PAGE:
Section 6.2: Economic Evaluation of Knowledge Translation
Deborah J. Kenny, LTC, AN, USA, RN, PhD
Executive Director, TriService Nursing Research Program
Uniformed Services University of the Health Sciences
Evelyn Cornelissen, RD, PhD(c)
University of British Columbia – Okanagan
Faculty of Health and Social Development
Craig Mitton, PhD
Canada Research Chair, Health Services Priority Setting
Assistant Professor, University of British Columbia – Okanagan
- There is an increasing demand for clinical decisions and policy to be led by economic factors (Kernick, 1998)
- Outcomes based on knowledge translation need to be quantified economically (Kennedy & Stokes, 2003; Ramsey & Sullivan, 1999)
- Practitioners hesitate to include economic data because of a lack of understanding or inability to interpret such information (Williams, McIver, Moore & Bryan, 2008)
- While economic analysis is becoming more prevalent, there is a need for methodological consistency in applying cost principles to knowledge translation (Hagberg & Lindholm, 2006)
- Economic evaluation is infrequently included in guidelines (Coyle & Graham, 2003; Vetter, 2007)
Products / Tools
Three types of economic evaluation seem best suited to KT in healthcare:
- Cost-effectiveness analysis:
- Outcomes measured in "natural units" such as life-years gained or numbers of cased detected
- Cost-benefit analysis:
- Determining the "worthwhileness" of an intervention
- Cost-utility analysis:
- Comparing an intervention effect of two or more dimensions such as Quality Adjusted Life Year, where both length and quality of life are considered
Identify Problem ↔ Identify, Review, Select Knowledge
- Resource demand can exceed resource availability necessitating choices between competing demands
- This begs the following questions regarding economic consideration in KT:
- When assessing specific interventions, how can costs be included as outcomes?
- When allocating healthcare resources, what role does KT play?
Adapt Knowledge to Local Context
- Determine relevant costs and benefits that are specific to the context, i.e., individual, organization, community, society at large
- Consider direct and indirect costs
- Direct – Resources consumed by the intervention, i.e., cost of prescriptions, cost of equipment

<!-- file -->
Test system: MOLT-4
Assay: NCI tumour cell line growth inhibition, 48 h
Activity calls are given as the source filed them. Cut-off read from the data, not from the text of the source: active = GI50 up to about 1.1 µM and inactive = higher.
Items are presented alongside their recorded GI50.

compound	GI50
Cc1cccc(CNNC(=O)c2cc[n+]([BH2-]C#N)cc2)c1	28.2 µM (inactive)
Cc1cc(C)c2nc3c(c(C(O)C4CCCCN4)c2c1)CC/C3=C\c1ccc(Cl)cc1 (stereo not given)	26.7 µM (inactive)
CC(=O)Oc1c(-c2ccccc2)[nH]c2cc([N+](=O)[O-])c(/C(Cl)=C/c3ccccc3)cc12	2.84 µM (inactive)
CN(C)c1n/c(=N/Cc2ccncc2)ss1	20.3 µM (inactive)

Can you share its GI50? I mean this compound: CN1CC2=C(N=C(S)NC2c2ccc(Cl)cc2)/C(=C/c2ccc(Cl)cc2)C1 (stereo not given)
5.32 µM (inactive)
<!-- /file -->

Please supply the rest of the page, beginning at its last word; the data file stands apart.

- Indirect – Costs as a consequence of the intervention, i.e., time/productivity loss, transportation costs
- Local cost and consequence data should be used when available
Assess Barriers to Knowledge Use
- Most healthcare providers are generally not knowledgeable about economic principles
- Use of economic information is found inconsistently within the literature (Coyle and Graham, 2003; Vetter, 2007)
- There are methodological weaknesses inherent in reports, often leading to incorrect assumptions about effectiveness of an intervention (Hagberg and Lindholm, 2006)
Select, Tailor, Implement Interventions
There is a need to promulgate the use of and dissemination of economic information
- Determine parameters for economic evaluation of evidence-based interventions and clinical guidelines
- Determine which existing templates offer the most beneficial information for use
- Educate practitioners in basic economic principles and their application
- Evaluate the literature for increased use of economic data within reports
- Evaluate the literature for appropriate cost principles within reports
Monitor Knowledge Use
- Monitor use of cost and consequence info alongside evaluation of KT strategy or to inform decisions, e.g. in priority setting.
- Use of incremental ratios
- Quantify through the analysis costs and benefits throughout different phases of the program
- Based on the economic evaluation used to make implementation decisions, compare change in cost to change in the benefits of the intervention
- Assess both the resource use and expected benefits of various interventions. These include both the change in clinician practice and the health outcome changes at the client level attributed to the change in care.
Sustain Knowledge Use
- Economic evaluation provides a way of thinking rather than a definitive solution to a particular problem.
- Further work is needed to determine parameters for evaluation, to make recommendations for appraisal of implementation studies, and to determine how best to influence the use of existing templates for economic evaluation.
- Centre for Reviews and Evaluation. (2008). NHS Economic Evaluation Database. Retrieved July 2, 2008.
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- Kennedy N, & Stokes E. (2003). Discussion paper: Why physiotherapy needs economics. Physical Therapy Reviews, 8, 27-30.
- Kernick DP. (1998). Economic evaluation in health: A thumb nail sketch. BMJ, 316, 1663-1665.
- Mason J, Eccles M, Freemantle N, & Drummond M. (1999). A framework for incorporating cost-effectiveness in evidence-based clinical practice guidelines. Health Policy, 47, 37-52.
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- Ramsey SD, & Sullivan SD. (1999). Weighing the economic evidence: Guidelines for critical assessment of cost-effectiveness analyses. Journal of the American Board of Family Practice, 12(6), 477-485.
- Starfield B, Hyde J, Gervas J, & Heath I. (2008). The concept of prevention: A good idea gone astray? Journal of epidemiology and community health, 62, 580-583.
- Vetter TR. (2007) The application of economic evaluation methods in the chronic pain medicine literature. Anesthesia and Analgesia, 105(1), 114-118.
- Williams I, McIver S, Moore D, & Bryan S. (2008). The use of economic evaluations in NHS decision-making: A review and empirical investigation. Health Technology Assessment, 12, iii-63.
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